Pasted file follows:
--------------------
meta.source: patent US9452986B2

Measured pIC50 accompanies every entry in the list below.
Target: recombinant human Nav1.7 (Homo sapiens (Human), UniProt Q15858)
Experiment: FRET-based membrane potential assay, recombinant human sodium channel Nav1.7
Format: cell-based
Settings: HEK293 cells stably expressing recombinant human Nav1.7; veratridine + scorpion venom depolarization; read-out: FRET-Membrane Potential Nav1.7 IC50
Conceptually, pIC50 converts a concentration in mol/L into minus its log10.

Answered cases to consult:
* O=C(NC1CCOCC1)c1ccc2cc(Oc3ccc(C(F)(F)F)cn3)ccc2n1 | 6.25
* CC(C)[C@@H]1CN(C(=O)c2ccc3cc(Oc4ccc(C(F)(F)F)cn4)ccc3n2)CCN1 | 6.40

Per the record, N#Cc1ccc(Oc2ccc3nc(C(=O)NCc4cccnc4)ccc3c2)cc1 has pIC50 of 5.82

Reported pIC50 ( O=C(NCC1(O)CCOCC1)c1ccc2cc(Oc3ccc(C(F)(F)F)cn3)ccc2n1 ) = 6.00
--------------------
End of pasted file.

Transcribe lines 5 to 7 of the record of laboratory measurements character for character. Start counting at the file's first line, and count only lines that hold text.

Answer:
Format: cell-based
Settings: HEK293 cells stably expressing recombinant human Nav1.7; veratridine + scorpion venom depolarization; read-out: FRET-Membrane Potential Nav1.7 IC50
Conceptually, pIC50 converts a concentration in mol/L into minus its log10.